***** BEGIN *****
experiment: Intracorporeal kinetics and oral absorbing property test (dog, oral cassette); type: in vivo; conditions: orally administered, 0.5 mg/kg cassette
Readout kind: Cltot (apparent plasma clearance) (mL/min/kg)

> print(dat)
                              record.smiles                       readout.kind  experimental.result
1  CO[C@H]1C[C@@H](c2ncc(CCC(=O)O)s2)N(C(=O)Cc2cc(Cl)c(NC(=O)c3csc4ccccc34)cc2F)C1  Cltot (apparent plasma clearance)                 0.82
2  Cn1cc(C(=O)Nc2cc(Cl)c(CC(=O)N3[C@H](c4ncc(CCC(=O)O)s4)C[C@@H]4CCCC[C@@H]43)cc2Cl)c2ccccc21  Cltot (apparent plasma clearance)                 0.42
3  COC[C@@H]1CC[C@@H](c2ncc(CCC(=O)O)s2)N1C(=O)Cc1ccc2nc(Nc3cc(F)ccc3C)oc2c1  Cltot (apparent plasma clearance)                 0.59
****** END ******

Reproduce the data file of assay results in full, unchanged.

experiment: Intracorporeal kinetics and oral absorbing property test (dog, oral cassette); type: in vivo; conditions: orally administered, 0.5 mg/kg cassette
Readout kind: Cltot (apparent plasma clearance) (mL/min/kg)

> print(dat)
                              record.smiles                       readout.kind  experimental.result
1  CO[C@H]1C[C@@H](c2ncc(CCC(=O)O)s2)N(C(=O)Cc2cc(Cl)c(NC(=O)c3csc4ccccc34)cc2F)C1  Cltot (apparent plasma clearance)                 0.82
2  Cn1cc(C(=O)Nc2cc(Cl)c(CC(=O)N3[C@H](c4ncc(CCC(=O)O)s4)C[C@@H]4CCCC[C@@H]43)cc2Cl)c2ccccc21  Cltot (apparent plasma clearance)                 0.42
3  COC[C@@H]1CC[C@@H](c2ncc(CCC(=O)O)s2)N1C(=O)Cc1ccc2nc(Nc3cc(F)ccc3C)oc2c1  Cltot (apparent plasma clearance)                 0.59